33. 33. Next Steps Where are you? You might . . . Not doing anything Interview senior executives to find out where they stand on this topic. Identify potential champions and build the business case. Considering . . . you’re trying to convince Engage senior leadership. senior leaders that engagement is good Help them understand and articulate. business or you’ve seen signs that you have an (You don’t need to measure to make progress.) engagement issue Starting out . . . you’ve conducted an Emphasize the role that managers play. engagement survey but have yet to take much Hold managers accountable. action Toast early successes. Stuck in a rut . . . you’ve institutionalized Pull out of analysis-paralysis. engagement to the point that the metrics don’t Focus on actionable insights. matter Pick specific target areas instead of going broad. Change your targets. Down the road . . . you measure engagement Engage leaders at all levels. regularly, with follow-up actions, but may still Build on and replicate early successes. be struggling to “move the needle” Revise your survey items or analysis. Check your culture and investigate barriers or factors causing drag — these could be systems, policies, or leaders. Making real progress . . . your leaders are Educate, inform, and keep engagement on the senior team committed to engagement, and you have agenda. promising HR metrics Stress satisfaction and contribution. Focus on career development and talent management to ensure a mutual beneficial future. Identify correlations between engagement and business performance. Refine your measurement and look for causal links. Remember, also, that the insights we’ve shared and lessons learned by other firms are designed to drive conversation and thought. Ultimately, your engagement strategies, like your business strategies, need to reflect your unique situation. You can’t benchmark your firm to heights of market leadership. © 2008 by BlessingWhite, Inc. Princeton, NJ. All rights reserved. North American Overview, v.04/08. 31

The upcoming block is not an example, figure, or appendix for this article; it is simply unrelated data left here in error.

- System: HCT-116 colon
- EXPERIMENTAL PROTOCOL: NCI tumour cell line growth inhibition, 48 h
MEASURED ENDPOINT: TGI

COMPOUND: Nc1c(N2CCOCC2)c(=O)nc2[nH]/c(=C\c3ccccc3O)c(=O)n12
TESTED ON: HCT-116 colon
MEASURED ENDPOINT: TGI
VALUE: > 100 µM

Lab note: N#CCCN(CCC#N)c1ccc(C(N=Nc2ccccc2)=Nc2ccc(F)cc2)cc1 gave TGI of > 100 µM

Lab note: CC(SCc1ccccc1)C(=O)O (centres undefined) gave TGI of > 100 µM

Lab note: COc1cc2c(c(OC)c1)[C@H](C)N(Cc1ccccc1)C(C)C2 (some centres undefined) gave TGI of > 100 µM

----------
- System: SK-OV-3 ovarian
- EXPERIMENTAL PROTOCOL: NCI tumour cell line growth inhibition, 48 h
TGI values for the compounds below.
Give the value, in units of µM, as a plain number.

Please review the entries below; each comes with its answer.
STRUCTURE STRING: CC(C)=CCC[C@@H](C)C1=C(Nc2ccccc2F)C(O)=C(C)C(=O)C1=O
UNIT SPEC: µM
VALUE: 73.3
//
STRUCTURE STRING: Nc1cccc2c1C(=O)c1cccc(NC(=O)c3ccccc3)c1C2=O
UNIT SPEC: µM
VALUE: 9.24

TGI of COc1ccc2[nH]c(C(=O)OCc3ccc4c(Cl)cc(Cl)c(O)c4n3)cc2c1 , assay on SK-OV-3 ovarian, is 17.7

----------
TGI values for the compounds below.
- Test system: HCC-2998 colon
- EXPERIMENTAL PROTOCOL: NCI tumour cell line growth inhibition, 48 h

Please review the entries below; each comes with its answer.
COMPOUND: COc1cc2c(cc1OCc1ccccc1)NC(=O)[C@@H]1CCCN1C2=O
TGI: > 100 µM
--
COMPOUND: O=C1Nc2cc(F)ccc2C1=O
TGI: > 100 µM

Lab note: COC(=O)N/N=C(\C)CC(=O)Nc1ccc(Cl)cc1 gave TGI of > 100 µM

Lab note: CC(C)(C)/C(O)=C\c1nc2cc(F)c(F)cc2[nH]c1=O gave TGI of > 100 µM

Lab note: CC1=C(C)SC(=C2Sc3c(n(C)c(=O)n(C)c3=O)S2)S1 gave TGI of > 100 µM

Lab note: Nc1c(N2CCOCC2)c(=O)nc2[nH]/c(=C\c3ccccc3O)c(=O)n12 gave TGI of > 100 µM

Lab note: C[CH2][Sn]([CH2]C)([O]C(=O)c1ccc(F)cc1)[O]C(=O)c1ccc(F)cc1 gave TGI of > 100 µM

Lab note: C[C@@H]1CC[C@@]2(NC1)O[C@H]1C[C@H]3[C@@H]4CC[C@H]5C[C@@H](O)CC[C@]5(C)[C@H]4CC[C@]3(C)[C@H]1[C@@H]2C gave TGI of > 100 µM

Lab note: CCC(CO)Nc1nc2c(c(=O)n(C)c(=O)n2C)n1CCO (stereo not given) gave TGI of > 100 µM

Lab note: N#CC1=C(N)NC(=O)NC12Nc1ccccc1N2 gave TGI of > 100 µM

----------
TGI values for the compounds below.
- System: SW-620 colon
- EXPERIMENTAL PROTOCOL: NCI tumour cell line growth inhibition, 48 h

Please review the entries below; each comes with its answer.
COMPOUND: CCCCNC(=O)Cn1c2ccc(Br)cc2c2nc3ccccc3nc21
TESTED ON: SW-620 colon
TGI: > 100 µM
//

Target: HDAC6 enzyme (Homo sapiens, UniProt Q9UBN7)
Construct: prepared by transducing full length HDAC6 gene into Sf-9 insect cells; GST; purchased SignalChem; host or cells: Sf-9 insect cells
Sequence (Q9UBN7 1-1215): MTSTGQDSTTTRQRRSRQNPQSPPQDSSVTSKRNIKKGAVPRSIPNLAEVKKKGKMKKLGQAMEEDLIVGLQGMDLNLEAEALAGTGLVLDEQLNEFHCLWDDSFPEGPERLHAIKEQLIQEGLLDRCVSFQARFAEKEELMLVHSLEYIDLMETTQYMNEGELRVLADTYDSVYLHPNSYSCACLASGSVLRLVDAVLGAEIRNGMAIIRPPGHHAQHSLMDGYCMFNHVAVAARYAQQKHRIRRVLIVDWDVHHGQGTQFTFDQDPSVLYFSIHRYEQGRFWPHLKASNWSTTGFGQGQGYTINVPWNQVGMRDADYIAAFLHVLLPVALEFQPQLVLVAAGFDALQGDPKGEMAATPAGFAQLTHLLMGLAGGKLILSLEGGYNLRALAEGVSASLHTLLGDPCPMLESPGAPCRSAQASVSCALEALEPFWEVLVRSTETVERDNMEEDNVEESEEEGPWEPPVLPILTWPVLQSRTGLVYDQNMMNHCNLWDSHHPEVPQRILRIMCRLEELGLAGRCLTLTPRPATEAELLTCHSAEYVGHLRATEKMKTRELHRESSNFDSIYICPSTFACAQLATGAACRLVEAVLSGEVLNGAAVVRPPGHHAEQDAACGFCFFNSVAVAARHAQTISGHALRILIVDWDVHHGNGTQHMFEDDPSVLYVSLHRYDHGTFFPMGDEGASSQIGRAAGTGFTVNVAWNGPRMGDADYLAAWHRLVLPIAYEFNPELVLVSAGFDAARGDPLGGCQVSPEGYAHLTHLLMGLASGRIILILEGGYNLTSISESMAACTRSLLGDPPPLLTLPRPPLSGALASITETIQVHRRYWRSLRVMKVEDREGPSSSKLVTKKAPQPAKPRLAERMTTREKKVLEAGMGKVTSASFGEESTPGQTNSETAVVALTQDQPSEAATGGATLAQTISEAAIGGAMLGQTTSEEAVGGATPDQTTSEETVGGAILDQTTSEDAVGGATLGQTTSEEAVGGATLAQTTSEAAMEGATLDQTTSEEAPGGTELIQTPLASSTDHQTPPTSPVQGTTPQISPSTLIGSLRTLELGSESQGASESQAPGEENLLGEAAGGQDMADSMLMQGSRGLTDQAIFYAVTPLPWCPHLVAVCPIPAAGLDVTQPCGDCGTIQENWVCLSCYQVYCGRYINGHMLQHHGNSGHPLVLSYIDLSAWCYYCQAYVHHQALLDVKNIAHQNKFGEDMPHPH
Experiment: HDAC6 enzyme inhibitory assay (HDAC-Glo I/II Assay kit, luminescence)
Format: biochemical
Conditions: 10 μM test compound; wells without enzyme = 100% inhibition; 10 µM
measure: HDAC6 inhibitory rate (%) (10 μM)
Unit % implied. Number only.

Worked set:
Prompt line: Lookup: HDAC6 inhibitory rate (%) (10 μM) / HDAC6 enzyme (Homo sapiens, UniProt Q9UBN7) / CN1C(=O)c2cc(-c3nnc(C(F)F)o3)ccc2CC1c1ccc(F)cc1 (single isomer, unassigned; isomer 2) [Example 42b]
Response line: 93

34. 34. Addendum: 10 Tips for Engaging Your Team Like a catalyst that enables two chemicals in a beaker to combine that which would not otherwise mix, good manager-employee relationships smooth the way for mutually beneficial connections between individual employees (on their very personal paths for great “work”) and their employers (with ambitious strategies that need execution). As a manager, you are a critical ingredient in successful employee engagement. 1. Reflect and recharge. Where are you on the engagement spectrum? You can’t help your team if you’re spinning out of control as a Crash & Burner. If you are in the apex of engagement, how can you stay there — and “infect” others? 2. Hire engage-able team members. Jeanie Donovan, employee engagement director, Customer Experience, of a Fortune 500 financial services firm explains, “Our number one problem was lack of fit. We needed to hire people who could be successful. Instead of training square pegs to fit the round hole, we now try to hire round pegs.” 3. Earn trust every day. Trust provides the essential foundation for your effectiveness as a manager, whether we’re talking about engagement, innovation, or high performance. To build it, you need to reveal who you are as a person. Your title and accomplishments aren’t enough. Carmen Ward, Senior Manager of Fraud Prevention at Yahoo! Search Marketing, offers this additional advice on personal character to build trust: “I lead by example and I don’t take credit for their work. I speak candidly and keep my word. What I preach, I do in return.” 4. Stress employee ownership. You can’t create an engaged team if your employees don’t have clear visions of personal success. Make sure they know that you’re available to provide guidance, remove barriers, and help them find fulfilling work. However, they are ultimately the ones responsible for their success. 5. Find out where the bus is going — and remind people of your destination. If you’re not clear on your organization’s strategy, find someone who can give you some answers. Once you are clear, help your team members understand their role and prioritize the myriad tasks they face each day to achieve meaningful results. 6. Remember that feedback is a gift. Employees want feedback. They deserve information that can help them achieve their goals and the organization’s. Let them know what they do well so they can keep doing those things with confidence. Suggest course corrections to help them use their time and effort most efficiently. © 2008 by BlessingWhite, Inc. Princeton, NJ. All rights reserved. North American Overview, v.04/08. 32